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Trailhead and Parking Closures Continue

Decision to be Reviewed at September 5 Meeting

After listening to presentations from two experts at a special meeting Thursday evening, Council voted that trailheads and parking will continue to remain closed in the village until the middle of next week at the earliest.


Speakers at the meeting included Phil Folkersen, Emergency Program Coordinator, and Barret Germscheid, Lions Bay's Fire Chief. Brant Arnold-Smith, Program Manager of Security & Emergency Management with Metro Vancouver had been scheduled to also speak, but was unable to attend.


Instead, Folkersen spoke on his behalf, noting that the Metro Program manager had "felt that council had made the right decision at the time, given the conditions in the forest," with regard to the initial decision to close the trailheads. Folkersen added that he too had agreed with the decision at the time. However, he said that after learning that Metro Vancouver's policy is to not proactively close trails, unless in case of actual fire or flood, "I feel that making a decision to close the trails needs to be along set parameters. It should not be a political decision, but an operational one," he said. "It's got to be based on public safety risks and not perception."


Responding to Councillor Neville Abbott's concerns about the high fire rating in Metro Vancouver's North Shore Parks, Folkersen said he'd been given different information in a report from Arnold-Smith. "I can't tell you whether we should or whether we shouldn't. I can tell you the optics won't look good if we don't open. We need to really be clear on the criteria we use, and the reasons why."


Germscheid acknowledged that hikers numbers are up, and that there are other ramifications to consider, including water issues. But he is not in favour of closing the trails. "The hikers and back country enthusiasts – they turn in way more fires than they ever start."


Germscheid spent some time explaining the different types of fire risks faced by a village community in a forest, and noted that while fires in the village boundaries would utilize local water reserves, wildland fires higher on the mountain or away from structures are not fought using "domestic water." He made reference to a risk determination standard used by firefighters, stating that if it is over 30 degrees celcius, with a humidity under 30%, it is hot and dry enough to mean a high fire risk. In terms of whether this was enough to warrent shutting down trail access, "I'm speaking just as the fire chief, not as a politician," he said. "But I don't think we were there."


Councillor Michael Broughton made a point of noting that the decision to close parking and trail access was not 'political', which was echoed by other councillors. "It's not about being popular," said Councillor Jaime Cunliffe. "It's about safety." Both Cunliffe and Councillor Marcus Reuter noted that other Metro municipalities have protected watersheds, something that isn't true for Lions Bay.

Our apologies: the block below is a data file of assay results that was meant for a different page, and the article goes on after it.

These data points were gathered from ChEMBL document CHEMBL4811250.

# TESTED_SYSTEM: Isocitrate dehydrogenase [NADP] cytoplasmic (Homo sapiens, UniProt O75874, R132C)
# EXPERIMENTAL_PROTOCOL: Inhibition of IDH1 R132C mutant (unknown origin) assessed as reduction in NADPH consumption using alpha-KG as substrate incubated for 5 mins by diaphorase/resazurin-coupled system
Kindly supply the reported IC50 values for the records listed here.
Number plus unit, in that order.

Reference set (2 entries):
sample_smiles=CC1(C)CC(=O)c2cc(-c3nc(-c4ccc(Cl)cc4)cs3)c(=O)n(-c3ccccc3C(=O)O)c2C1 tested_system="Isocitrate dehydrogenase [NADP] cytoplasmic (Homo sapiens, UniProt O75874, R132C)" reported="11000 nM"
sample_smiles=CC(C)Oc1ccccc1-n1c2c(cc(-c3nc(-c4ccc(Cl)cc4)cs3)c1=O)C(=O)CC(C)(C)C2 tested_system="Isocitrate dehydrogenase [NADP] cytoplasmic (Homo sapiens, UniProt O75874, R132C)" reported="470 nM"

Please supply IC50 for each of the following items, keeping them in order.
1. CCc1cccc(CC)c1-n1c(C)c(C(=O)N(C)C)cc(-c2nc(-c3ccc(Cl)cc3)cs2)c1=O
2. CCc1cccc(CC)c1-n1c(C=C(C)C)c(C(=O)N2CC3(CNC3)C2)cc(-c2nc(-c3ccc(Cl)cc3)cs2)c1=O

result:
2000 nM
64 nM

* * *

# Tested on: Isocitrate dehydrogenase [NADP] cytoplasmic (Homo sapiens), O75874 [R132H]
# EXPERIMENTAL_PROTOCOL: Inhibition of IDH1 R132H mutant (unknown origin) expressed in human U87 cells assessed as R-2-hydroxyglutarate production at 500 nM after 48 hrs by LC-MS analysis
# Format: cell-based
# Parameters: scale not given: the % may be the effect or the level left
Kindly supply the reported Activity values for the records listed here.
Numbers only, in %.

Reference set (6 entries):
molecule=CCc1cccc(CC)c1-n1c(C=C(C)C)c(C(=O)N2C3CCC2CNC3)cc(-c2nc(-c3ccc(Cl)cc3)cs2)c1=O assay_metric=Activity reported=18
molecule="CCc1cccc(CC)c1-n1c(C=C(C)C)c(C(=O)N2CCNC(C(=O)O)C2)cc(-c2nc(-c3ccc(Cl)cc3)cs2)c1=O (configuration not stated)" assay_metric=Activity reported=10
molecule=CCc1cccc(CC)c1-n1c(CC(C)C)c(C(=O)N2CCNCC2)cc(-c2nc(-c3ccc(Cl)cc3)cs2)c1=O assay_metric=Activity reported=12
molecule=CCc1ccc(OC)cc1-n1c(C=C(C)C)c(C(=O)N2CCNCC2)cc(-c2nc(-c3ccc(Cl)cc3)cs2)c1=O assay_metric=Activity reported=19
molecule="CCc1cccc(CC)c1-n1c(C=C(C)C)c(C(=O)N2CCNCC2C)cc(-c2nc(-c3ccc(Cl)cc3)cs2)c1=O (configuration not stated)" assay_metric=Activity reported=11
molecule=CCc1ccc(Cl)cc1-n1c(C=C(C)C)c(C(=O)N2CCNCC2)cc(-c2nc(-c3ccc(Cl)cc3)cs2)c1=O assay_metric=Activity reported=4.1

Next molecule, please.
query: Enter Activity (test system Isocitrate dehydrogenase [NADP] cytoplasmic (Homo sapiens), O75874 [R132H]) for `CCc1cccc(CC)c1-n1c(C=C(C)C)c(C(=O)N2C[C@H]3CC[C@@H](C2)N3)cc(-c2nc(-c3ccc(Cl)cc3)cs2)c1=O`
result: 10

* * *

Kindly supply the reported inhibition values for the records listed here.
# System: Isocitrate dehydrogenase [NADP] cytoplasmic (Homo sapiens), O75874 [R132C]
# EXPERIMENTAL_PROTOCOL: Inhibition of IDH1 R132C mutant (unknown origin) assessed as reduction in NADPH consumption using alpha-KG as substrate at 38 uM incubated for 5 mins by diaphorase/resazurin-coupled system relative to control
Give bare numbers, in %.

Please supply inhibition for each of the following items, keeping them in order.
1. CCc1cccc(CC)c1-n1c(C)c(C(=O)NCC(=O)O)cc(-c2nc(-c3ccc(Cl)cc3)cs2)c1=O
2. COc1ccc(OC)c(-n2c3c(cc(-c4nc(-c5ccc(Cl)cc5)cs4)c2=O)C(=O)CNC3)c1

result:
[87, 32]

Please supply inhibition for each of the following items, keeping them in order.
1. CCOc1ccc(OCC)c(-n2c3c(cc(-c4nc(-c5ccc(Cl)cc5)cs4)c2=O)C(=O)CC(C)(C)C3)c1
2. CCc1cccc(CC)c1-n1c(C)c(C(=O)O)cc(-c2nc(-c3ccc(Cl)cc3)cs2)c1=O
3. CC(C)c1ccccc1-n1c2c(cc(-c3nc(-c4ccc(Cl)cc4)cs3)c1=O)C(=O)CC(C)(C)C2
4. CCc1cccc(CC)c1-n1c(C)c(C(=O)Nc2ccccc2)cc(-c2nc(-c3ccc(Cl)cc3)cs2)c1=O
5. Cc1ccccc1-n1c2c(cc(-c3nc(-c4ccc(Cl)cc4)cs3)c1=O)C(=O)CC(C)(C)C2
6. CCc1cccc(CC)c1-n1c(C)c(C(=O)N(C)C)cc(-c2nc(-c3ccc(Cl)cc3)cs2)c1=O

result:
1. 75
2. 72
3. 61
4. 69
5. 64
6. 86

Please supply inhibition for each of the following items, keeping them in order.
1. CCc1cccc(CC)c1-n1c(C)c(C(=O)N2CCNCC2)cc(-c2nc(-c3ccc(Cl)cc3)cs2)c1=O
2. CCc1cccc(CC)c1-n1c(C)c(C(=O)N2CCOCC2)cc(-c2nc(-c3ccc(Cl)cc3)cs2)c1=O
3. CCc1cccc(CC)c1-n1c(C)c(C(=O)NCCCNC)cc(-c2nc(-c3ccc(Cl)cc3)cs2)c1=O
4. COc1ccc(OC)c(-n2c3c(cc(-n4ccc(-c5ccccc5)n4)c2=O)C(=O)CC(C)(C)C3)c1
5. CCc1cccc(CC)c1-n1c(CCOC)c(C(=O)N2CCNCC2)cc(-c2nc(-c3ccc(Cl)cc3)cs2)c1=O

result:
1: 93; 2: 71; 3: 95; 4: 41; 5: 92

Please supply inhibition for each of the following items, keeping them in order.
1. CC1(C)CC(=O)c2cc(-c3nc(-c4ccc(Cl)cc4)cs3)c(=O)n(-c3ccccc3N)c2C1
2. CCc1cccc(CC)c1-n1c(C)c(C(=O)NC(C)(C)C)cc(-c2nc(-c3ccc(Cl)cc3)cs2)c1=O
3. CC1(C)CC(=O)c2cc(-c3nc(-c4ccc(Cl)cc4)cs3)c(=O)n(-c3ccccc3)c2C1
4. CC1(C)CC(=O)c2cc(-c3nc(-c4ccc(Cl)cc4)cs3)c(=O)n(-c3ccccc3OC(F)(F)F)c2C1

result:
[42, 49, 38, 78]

Reaction from residents at the meeting was mostly supportive of Council's decision. Before the discussion, both Gail Craig and Betty Birrell thanked Council for closing down parking and trail access, with Craig also lauding Public Works for their quick and efficient action. Online, resident Tamara Legere also supported Council's decision. "It's really dry up here," she said, speaking from the forest behind her house. "I don't think this weekend is the time to open up."


Former Fire Chief Fred Bain stepped forward to note that whatever decision was made, it is never an exact science. He also emphasized the importance of communication, and how all members of council and operational staff need to be included in any emergency.


Online, Tom Caspersen expressed his concern that the discussion seemed centred on trails, with little mention of the watershed above the Village. "It's important to note that in Vancouver, all the reservoirs are closed (to public access), and specifically fire is mentioned as a concern as to why they have been." He noted the vulnerability of the watershed above the village. "How much salt water can we dump in those creeks? How much fire retardant, or burnt ash, or broken rock can go into those creeks and not compromise our water?"


In stark contrast, resident Ehsan Monfared expressed his displeasure with the decision, saying that it was nothing other "than NiMBYism cast as 'we're worried about fire, we're worried about water supply'." The final speaker was Tamara Legere, reiterating her support for the trailhead closures, and requesting Council finalize a long-awaited evacuation plan for the village.


Council's decision was released as a brief statement in the September 1 Village Update. "Current measures to limit the number of hikers on trails in and around the village will remain in place. The decision will be reassessed at regular Council meetings beginning on Tuesday next week."


The next Council meeting will be held September 5, with the public portion beginning at 7 p.m.


Do you have thoughts to share? The Watershed values your opinion. Leave a comment below, or email editor@lionsbaywatershed.ca


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Good coverage. Thanks Karen. I personally feel quite embarrassed by this decision and don‘t understand why the councillors didn‘t take the Fire Chief’s advice.

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Yes, I’ve watched the video closely and still don’t understand why they didn’t take his advice.

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